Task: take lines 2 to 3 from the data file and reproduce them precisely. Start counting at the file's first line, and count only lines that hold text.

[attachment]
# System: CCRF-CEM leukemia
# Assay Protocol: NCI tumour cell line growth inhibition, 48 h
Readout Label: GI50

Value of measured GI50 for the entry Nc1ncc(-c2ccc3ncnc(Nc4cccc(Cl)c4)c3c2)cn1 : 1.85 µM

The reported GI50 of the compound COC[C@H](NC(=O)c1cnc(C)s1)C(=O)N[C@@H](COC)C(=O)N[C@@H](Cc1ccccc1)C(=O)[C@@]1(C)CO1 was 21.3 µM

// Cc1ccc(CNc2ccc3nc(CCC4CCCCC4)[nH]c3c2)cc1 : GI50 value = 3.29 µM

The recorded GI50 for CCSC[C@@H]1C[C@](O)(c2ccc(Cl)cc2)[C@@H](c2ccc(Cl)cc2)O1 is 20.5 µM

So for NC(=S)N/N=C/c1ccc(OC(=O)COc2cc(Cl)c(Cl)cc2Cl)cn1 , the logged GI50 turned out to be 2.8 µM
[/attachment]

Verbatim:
# Assay Protocol: NCI tumour cell line growth inhibition, 48 h
Readout Label: GI50